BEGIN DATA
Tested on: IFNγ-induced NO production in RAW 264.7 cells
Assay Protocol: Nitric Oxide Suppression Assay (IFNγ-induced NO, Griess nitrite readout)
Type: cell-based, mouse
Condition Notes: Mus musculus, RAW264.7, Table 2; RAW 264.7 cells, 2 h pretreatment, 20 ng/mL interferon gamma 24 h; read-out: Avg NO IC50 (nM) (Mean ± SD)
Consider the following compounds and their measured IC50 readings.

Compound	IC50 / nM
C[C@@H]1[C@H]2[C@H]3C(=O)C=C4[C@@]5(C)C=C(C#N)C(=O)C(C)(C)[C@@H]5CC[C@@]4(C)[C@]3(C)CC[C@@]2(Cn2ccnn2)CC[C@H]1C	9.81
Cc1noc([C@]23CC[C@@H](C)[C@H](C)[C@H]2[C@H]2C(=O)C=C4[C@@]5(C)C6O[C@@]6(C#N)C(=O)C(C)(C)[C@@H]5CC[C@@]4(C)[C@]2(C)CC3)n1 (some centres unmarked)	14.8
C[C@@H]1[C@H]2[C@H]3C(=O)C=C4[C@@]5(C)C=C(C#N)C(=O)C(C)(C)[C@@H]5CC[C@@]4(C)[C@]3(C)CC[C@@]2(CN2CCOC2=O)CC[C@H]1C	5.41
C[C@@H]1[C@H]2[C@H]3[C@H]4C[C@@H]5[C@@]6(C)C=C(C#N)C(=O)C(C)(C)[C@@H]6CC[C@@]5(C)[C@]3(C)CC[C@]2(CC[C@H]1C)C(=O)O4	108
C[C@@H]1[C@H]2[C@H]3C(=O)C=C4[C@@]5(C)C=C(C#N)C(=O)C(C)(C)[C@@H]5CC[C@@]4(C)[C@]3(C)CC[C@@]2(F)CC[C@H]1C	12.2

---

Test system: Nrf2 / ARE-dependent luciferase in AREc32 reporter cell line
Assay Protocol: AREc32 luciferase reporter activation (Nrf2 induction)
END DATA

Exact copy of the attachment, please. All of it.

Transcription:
Tested on: IFNγ-induced NO production in RAW 264.7 cells
Assay Protocol: Nitric Oxide Suppression Assay (IFNγ-induced NO, Griess nitrite readout)
Type: cell-based, mouse
Condition Notes: Mus musculus, RAW264.7, Table 2; RAW 264.7 cells, 2 h pretreatment, 20 ng/mL interferon gamma 24 h; read-out: Avg NO IC50 (nM) (Mean ± SD)
Consider the following compounds and their measured IC50 readings.

Compound	IC50 / nM
C[C@@H]1[C@H]2[C@H]3C(=O)C=C4[C@@]5(C)C=C(C#N)C(=O)C(C)(C)[C@@H]5CC[C@@]4(C)[C@]3(C)CC[C@@]2(Cn2ccnn2)CC[C@H]1C	9.81
Cc1noc([C@]23CC[C@@H](C)[C@H](C)[C@H]2[C@H]2C(=O)C=C4[C@@]5(C)C6O[C@@]6(C#N)C(=O)C(C)(C)[C@@H]5CC[C@@]4(C)[C@]2(C)CC3)n1 (some centres unmarked)	14.8
C[C@@H]1[C@H]2[C@H]3C(=O)C=C4[C@@]5(C)C=C(C#N)C(=O)C(C)(C)[C@@H]5CC[C@@]4(C)[C@]3(C)CC[C@@]2(CN2CCOC2=O)CC[C@H]1C	5.41
C[C@@H]1[C@H]2[C@H]3[C@H]4C[C@@H]5[C@@]6(C)C=C(C#N)C(=O)C(C)(C)[C@@H]6CC[C@@]5(C)[C@]3(C)CC[C@]2(CC[C@H]1C)C(=O)O4	108
C[C@@H]1[C@H]2[C@H]3C(=O)C=C4[C@@]5(C)C=C(C#N)C(=O)C(C)(C)[C@@H]5CC[C@@]4(C)[C@]3(C)CC[C@@]2(F)CC[C@H]1C	12.2

---

Test system: Nrf2 / ARE-dependent luciferase in AREc32 reporter cell line
Assay Protocol: AREc32 luciferase reporter activation (Nrf2 induction)